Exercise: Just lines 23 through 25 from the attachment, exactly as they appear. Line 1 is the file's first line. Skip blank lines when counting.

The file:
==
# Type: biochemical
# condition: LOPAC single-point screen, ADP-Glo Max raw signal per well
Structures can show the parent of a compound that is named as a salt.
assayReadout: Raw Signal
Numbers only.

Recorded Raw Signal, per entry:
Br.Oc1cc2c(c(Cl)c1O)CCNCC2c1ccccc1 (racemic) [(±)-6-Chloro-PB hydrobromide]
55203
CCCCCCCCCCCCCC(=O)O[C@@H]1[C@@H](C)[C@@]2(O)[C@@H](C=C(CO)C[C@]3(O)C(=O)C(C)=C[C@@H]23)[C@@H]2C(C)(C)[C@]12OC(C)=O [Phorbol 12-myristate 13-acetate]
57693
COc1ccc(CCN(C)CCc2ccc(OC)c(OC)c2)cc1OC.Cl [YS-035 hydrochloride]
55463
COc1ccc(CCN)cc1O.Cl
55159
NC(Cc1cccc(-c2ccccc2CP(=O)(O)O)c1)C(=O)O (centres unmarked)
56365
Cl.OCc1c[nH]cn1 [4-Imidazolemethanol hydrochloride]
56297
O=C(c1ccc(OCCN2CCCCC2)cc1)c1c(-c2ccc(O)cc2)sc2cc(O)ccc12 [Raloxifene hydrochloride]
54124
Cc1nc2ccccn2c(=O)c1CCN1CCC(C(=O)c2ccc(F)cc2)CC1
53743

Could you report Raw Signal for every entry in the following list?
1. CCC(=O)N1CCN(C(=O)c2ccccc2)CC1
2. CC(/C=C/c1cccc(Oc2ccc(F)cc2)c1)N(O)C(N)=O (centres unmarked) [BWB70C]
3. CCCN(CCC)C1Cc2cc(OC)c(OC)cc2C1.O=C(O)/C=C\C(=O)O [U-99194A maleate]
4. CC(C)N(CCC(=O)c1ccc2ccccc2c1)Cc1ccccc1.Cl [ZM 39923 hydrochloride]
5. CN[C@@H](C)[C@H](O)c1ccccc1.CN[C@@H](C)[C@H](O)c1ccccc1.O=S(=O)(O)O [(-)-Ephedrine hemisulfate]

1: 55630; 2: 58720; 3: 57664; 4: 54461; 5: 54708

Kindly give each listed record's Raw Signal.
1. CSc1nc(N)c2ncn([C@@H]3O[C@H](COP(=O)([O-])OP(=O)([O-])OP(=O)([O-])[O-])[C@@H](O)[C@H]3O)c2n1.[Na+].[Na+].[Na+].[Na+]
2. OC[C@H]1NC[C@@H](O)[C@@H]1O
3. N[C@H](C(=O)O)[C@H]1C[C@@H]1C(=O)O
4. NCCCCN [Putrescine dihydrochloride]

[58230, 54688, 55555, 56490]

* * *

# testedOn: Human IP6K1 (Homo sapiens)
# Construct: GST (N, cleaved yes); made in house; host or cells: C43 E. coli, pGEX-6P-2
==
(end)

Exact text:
Could you report Raw Signal for every entry in the following list?
1. CCC(=O)N1CCN(C(=O)c2ccccc2)CC1
2. CC(/C=C/c1cccc(Oc2ccc(F)cc2)c1)N(O)C(N)=O (centres unmarked) [BWB70C]